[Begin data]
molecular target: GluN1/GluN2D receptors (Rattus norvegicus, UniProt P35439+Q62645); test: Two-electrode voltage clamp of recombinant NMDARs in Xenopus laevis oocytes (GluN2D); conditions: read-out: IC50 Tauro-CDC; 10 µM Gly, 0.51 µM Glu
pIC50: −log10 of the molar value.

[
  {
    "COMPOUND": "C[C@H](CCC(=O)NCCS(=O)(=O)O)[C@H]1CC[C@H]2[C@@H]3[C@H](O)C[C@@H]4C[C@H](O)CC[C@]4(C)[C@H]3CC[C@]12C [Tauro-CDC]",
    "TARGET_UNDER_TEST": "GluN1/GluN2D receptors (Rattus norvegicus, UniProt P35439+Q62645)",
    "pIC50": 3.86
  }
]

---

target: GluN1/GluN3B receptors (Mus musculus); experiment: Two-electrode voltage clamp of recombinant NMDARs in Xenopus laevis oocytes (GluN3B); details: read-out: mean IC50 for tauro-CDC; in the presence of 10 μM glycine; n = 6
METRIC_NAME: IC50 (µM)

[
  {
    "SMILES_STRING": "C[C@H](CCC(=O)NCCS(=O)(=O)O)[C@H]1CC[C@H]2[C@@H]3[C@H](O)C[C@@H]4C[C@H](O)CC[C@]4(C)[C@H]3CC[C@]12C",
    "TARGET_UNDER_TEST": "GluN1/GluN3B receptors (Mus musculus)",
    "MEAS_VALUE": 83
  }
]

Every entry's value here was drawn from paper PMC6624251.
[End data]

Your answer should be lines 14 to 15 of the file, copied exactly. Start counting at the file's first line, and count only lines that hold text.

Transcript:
  {
    "SMILES_STRING": "C[C@H](CCC(=O)NCCS(=O)(=O)O)[C@H]1CC[C@H]2[C@@H]3[C@H](O)C[C@@H]4C[C@H](O)CC[C@]4(C)[C@H]3CC[C@]12C",